What’s stopping AI from being put to productive use in thousands of businesses around the world isn’t some new learning algorithm. It’s not the need for more programmers fluent in the mathematics of stochastic gradient descent and back propagation. It’s not even the need for more accessible software libraries. What’s needed for AI’s wide adoption is an understanding of how to build interfaces that put the power of these systems in the hands of their human users. What’s needed is a new hybrid design discipline, one whose practitioners understand AI systems well enough to know what affordances they offer for interaction and understand humans well enough to know how they might use, misuse, and abuse these affordances.
When imagining a future shaped by AI, it’s easy to fall back on cultural tropes from sci-fi movies and literature, to think of The Terminator or 2001 or Her. But these visions reflect our anxieties about technology, gender, or the nature of humanity far more than the concrete realities of machine learning systems as we’re actually building them.Instead of seeing Deep Learning’s revolutionary recent results as incremental steps towards these always receding sci-fi fantasies, imagine them as the powerful new engines of a thousand projects like ReGroup and CueFlik, projects that give us unprecedented abilities to understand and control our world. Machine learning has the potential to be a powerful tool for human empowerment, touching everything from how we shop to how we diagnose disease to how we communicate. To build these next thousand projects in a way that capitalizes on this potential we need to learn not just how to teach the machines to learn but how to put the results of that learning into the hands of people.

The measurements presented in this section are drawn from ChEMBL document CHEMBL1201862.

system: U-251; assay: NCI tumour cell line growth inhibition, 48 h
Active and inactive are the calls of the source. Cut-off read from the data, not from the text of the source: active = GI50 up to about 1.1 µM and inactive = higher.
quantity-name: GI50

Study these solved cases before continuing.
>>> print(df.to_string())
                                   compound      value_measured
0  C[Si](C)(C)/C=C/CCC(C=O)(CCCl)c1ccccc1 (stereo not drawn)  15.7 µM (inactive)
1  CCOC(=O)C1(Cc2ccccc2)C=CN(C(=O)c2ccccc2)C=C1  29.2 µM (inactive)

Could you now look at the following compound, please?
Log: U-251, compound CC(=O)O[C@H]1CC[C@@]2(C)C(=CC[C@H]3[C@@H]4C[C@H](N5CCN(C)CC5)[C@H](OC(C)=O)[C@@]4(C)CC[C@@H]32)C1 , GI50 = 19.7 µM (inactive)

Both ReGroup and CueFllik are discussed in the article.